I was always afraid to fight or disagree with him. I mean, disagreeing had serious consequences in the past. What if he started to hate me because of it?

It all sounds absurd. And it is to a point. But that’s how I was trained to think. I was uncomfortable being treated like a human, with respect and honesty and love. It made me anxious to receive gifts and compliments because I felt like I did nothing to deserve them and that I had to earn those things. Why would you buy me something? Why would you pay for dinner? I felt like if I wasn’t keeping things even or giving more that I wasn’t contributing and wasn’t worthy.

Until him, I’d never, not once, received a gift from a boyfriend “just because.” He got me the most beautiful necklace for my birthday this year and I cried. I’d never received jewelry before from anyone, even at 32 years old. He was floored. It wasn’t just that he got me a necklace, it was that he put so much thought into it. It was a very specific type that I had mentioned I was going to buy myself to match a bracelet I have. It meant the world to me.

Another issue I had was discomfort with being trusted. When he offered to give me a key to his house, I pretty much had a nervous breakdown. I’d never been trusted before. It got really bad. I was anxious all of the time. I couldn’t function. He came to therapy with me to figure out what he could do to help me when I’d have these breakdowns. My therapist discussed with him specific things that trigger me to panic, some of which may never fully go away. But he brought up that he noticed the flip in my demeanor the day he wanted to give me a key to his house. He was right.

Something so small and so normal for two people in an adult relationship was unbelievably difficult for me to accept. We settled at me asking for it when I was ready and the offer would be outstanding. It took me 3 months to feel comfortable with the idea and an additional two to work up the courage to ask for it.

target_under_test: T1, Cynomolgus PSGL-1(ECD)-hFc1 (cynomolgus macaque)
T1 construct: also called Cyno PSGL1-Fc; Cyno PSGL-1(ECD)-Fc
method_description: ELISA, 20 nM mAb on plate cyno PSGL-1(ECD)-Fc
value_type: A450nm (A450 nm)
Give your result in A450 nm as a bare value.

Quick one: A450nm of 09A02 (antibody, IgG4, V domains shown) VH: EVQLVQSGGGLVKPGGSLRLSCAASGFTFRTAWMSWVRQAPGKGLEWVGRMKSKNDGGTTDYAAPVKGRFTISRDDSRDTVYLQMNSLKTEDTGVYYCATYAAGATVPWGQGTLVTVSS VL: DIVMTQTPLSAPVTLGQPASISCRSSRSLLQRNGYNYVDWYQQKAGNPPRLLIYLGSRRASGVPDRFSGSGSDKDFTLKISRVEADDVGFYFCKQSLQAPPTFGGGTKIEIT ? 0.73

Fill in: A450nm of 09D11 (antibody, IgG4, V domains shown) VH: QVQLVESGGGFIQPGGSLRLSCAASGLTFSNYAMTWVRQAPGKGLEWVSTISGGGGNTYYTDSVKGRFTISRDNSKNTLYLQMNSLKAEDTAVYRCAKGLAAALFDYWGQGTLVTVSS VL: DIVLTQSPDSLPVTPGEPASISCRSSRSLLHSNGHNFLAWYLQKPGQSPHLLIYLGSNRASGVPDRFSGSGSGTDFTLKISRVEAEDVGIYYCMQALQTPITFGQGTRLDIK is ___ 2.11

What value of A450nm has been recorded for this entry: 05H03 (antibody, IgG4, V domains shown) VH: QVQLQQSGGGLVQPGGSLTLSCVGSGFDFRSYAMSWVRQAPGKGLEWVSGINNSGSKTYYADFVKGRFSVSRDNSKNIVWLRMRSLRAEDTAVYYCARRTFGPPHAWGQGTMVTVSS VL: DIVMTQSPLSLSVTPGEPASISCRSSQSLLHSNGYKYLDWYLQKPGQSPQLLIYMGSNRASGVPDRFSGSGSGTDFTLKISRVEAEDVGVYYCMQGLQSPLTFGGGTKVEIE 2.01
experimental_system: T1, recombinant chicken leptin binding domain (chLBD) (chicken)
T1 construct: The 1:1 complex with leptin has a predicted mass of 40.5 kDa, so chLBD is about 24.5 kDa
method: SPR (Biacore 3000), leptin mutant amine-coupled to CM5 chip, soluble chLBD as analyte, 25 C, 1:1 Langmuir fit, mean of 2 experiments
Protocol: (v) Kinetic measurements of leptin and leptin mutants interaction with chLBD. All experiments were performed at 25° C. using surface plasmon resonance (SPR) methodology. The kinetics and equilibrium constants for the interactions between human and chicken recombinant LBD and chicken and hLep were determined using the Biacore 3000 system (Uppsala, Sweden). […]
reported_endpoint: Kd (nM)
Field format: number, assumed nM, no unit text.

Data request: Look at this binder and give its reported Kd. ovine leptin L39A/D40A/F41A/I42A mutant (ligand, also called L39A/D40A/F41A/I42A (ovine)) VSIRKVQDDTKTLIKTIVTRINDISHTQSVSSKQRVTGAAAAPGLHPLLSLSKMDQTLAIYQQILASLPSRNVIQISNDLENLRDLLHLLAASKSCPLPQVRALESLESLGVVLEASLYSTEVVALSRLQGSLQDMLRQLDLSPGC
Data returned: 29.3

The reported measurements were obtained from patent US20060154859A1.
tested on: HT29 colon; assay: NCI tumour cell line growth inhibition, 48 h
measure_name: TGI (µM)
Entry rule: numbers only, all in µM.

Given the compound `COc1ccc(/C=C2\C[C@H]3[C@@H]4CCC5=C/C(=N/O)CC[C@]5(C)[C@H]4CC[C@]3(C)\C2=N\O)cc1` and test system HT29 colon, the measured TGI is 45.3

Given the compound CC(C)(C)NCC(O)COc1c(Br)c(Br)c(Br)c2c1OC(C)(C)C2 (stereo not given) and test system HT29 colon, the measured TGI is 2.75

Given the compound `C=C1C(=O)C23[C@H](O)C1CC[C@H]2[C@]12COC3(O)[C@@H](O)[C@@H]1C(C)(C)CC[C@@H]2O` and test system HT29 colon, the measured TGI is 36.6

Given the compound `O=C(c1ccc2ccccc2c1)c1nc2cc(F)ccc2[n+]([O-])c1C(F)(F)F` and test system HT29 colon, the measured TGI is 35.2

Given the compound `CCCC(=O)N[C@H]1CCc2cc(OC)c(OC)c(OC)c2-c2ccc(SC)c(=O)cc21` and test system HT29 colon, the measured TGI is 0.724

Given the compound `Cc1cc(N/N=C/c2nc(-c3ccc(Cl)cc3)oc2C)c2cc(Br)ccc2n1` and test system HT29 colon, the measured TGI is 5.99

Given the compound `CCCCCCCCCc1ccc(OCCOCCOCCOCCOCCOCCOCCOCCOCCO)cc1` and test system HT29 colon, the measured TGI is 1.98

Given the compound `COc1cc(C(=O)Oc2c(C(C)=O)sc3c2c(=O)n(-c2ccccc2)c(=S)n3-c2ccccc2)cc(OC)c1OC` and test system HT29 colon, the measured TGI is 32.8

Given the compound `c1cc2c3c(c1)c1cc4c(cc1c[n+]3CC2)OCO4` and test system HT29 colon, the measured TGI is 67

Eventually, therapy sessions became less frequent. Some were still very emotional, while others were wonderful as I just gave an update on my life and talked about anything going on and how I felt about it, whether I felt just a little nervous or completely happy. I began to accept that I am worth loving and that it is okay for me to open my mouth when something is bothering me because there should be no consequences other than coming to a resolution.

I haven’t been to therapy since the spring. I’m sure I’ll go again eventually to check in or if I’m just having a rough day to collect my thoughts and just have that added support of someone who can help cut through the surface.

I cannot say enough about how fortunate I feel for my boyfriend and how incredible he has been in not just sticking by me and being supportive, but really helping to open my eyes to how happy I can and deserve to be if I allow myself. The same goes to my friends who, like one in particular today, check in with me to see how I am doing and to remind me that I’m not alone and that they are there when I need them.

I don’t know if I’ll ever be 100%  better, and that’s okay. I don’t have to be. It’s normal not to be. I still get bothered at times about what happened.  Something will remind me of him or I’ll get awful deja vu from something he did. But at this point, I am strong enough to push through it and remember that it’s over and it’ll never happen to me again because I am worth more than how he treated me.